North Carolina considers removing last Saturday of early voting
North Carolina is considering removing the last Saturday of early voting under a proposal that lawmakers say will bring uniformity to voting schedules across the state’s 100 counties.
The legislation, which has gathered support from both sides of the aisle, would put in place a 17-day early voting period that would operate on Monday-Friday from 7 a.m. – 7 p.m at voting sites across the state, according to The News and Observer.
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Under the proposal, the voting period would begin on Wednesday, Oct. 17 and conclude on Nov. 2, which is the Friday before Election Day.
Democracy North Carolina, a nonprofit group that advocates for “increasing voting access and limiting the influence of big money,” told the local publication that the last Saturday is disproportionately used by black voters and that nearly 200,000 people cast ballots on that same day in 2016.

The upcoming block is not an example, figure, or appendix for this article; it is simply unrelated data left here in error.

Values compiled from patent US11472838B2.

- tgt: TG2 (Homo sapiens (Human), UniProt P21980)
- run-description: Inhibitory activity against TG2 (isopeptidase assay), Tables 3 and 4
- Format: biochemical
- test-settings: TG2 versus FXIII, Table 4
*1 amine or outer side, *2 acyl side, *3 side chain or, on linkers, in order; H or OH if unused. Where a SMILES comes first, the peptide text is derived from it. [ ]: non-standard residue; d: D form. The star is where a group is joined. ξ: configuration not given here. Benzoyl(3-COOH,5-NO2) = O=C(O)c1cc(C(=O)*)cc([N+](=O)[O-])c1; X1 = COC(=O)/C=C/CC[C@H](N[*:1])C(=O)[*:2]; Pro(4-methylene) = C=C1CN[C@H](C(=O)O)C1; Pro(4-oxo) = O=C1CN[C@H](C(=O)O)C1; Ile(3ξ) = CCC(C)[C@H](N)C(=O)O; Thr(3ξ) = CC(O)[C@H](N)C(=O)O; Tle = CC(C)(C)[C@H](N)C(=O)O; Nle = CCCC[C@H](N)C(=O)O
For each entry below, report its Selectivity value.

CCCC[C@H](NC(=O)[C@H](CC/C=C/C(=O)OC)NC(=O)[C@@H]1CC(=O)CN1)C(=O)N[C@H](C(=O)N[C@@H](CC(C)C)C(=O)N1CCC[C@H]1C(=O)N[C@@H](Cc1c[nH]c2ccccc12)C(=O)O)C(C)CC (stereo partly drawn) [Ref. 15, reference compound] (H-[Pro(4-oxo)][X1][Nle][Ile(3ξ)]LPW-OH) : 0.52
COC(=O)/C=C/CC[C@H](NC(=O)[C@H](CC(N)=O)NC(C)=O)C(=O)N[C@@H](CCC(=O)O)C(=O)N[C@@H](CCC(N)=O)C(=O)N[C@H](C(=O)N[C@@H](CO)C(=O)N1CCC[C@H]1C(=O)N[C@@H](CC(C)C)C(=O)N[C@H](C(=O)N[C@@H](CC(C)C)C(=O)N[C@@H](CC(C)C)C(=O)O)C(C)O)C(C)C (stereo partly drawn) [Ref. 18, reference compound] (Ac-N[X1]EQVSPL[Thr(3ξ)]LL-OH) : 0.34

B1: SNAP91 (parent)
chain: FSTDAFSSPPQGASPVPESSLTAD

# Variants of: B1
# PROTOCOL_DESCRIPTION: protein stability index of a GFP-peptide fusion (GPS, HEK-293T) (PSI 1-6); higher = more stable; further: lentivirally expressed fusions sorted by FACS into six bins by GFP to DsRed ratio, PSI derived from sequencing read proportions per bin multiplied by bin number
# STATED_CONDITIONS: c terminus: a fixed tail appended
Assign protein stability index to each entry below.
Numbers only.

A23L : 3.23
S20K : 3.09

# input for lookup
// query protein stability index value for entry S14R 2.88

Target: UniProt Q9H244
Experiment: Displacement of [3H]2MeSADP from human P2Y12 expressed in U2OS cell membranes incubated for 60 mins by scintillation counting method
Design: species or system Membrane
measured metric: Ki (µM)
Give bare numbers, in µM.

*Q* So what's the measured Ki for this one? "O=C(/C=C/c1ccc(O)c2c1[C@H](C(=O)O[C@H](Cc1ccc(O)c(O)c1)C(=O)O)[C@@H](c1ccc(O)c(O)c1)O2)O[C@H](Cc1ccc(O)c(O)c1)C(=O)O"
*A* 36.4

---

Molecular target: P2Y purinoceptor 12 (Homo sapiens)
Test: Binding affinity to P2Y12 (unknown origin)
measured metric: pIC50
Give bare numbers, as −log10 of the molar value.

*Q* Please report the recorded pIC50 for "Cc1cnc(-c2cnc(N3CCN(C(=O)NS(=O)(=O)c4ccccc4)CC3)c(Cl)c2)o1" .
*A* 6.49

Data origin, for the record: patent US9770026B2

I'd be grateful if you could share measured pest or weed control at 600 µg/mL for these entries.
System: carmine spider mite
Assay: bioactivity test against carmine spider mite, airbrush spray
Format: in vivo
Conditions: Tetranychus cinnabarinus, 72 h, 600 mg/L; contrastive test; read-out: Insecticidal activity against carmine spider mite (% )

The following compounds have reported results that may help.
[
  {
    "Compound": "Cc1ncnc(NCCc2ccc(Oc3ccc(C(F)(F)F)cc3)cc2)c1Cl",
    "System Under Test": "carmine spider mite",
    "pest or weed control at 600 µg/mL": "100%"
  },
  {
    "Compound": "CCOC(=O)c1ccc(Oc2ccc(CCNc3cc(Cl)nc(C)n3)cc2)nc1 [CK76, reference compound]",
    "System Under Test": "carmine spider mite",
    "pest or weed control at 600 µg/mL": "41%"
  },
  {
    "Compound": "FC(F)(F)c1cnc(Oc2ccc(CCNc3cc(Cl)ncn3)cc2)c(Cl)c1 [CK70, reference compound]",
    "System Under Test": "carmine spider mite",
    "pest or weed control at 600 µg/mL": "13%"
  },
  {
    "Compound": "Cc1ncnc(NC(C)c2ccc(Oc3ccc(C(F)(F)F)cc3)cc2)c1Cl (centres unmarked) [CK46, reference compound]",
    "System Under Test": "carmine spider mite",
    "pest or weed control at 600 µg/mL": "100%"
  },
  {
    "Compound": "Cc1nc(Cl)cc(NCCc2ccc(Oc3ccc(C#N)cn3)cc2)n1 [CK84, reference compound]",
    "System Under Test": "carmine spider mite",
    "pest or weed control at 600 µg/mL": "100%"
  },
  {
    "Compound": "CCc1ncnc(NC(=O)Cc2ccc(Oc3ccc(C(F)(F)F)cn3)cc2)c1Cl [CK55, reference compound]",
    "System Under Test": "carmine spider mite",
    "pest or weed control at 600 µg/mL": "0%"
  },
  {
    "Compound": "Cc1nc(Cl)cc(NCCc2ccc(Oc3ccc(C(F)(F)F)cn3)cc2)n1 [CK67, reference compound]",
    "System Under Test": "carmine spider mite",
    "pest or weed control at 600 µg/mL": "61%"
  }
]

The group’s executive director, Tomas Lopez, further likened the bill to an elections law that was rejected by a panel of federal judges in 2013.
“Once again, politicians in Raleigh are coming back for a second bite at voting restrictions first introduced and overturned by a federal court on 2013, without input from election officials and the public,” Lopez told the publication.
“This latest proposal not only eliminates the popular, final Saturday of early voting, disproportionately used by African-American voters, but also creates onerous requirements that will put a strain on county election officials, disincentivize weekend early voting access, and reduce voters’ options to cast a ballot.”
Republican state Rep. David Lewis said the legislation would make election officials’ lives easier between running early voting and preparing for Election Day and said the proposal would make it more convenient for people to find out information about voting early.
“It’s trying to provide a uniform platform,” Lewis told the outlet.